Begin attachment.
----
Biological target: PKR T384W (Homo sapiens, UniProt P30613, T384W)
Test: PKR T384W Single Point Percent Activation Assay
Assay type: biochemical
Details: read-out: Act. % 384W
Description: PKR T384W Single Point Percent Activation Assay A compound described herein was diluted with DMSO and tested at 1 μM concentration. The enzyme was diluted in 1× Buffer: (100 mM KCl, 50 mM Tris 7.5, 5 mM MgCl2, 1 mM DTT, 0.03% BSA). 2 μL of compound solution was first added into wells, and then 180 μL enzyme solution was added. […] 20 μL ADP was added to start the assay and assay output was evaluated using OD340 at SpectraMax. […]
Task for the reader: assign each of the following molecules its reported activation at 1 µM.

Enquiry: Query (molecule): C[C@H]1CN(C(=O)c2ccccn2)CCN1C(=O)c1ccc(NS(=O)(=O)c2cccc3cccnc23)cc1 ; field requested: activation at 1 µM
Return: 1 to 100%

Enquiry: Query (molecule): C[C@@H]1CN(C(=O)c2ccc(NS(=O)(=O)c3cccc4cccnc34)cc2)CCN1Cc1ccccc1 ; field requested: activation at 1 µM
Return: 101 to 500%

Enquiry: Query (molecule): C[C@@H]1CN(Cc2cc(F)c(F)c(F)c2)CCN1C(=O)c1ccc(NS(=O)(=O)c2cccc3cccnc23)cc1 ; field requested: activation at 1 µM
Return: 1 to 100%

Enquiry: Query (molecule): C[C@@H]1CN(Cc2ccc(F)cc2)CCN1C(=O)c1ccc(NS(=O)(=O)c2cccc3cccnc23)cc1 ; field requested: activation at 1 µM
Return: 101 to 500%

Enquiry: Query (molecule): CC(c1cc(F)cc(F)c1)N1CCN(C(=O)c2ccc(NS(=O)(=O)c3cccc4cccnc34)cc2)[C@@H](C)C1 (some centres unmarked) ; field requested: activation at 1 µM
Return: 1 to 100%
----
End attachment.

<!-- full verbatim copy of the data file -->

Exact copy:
Biological target: PKR T384W (Homo sapiens, UniProt P30613, T384W)
Test: PKR T384W Single Point Percent Activation Assay
Assay type: biochemical
Details: read-out: Act. % 384W
Description: PKR T384W Single Point Percent Activation Assay A compound described herein was diluted with DMSO and tested at 1 μM concentration. The enzyme was diluted in 1× Buffer: (100 mM KCl, 50 mM Tris 7.5, 5 mM MgCl2, 1 mM DTT, 0.03% BSA). 2 μL of compound solution was first added into wells, and then 180 μL enzyme solution was added. […] 20 μL ADP was added to start the assay and assay output was evaluated using OD340 at SpectraMax. […]
Task for the reader: assign each of the following molecules its reported activation at 1 µM.

Enquiry: Query (molecule): C[C@H]1CN(C(=O)c2ccccn2)CCN1C(=O)c1ccc(NS(=O)(=O)c2cccc3cccnc23)cc1 ; field requested: activation at 1 µM
Return: 1 to 100%

Enquiry: Query (molecule): C[C@@H]1CN(C(=O)c2ccc(NS(=O)(=O)c3cccc4cccnc34)cc2)CCN1Cc1ccccc1 ; field requested: activation at 1 µM
Return: 101 to 500%

Enquiry: Query (molecule): C[C@@H]1CN(Cc2cc(F)c(F)c(F)c2)CCN1C(=O)c1ccc(NS(=O)(=O)c2cccc3cccnc23)cc1 ; field requested: activation at 1 µM
Return: 1 to 100%

Enquiry: Query (molecule): C[C@@H]1CN(Cc2ccc(F)cc2)CCN1C(=O)c1ccc(NS(=O)(=O)c2cccc3cccnc23)cc1 ; field requested: activation at 1 µM
Return: 101 to 500%

Enquiry: Query (molecule): CC(c1cc(F)cc(F)c1)N1CCN(C(=O)c2ccc(NS(=O)(=O)c3cccc4cccnc34)cc2)[C@@H](C)C1 (some centres unmarked) ; field requested: activation at 1 µM
Return: 1 to 100%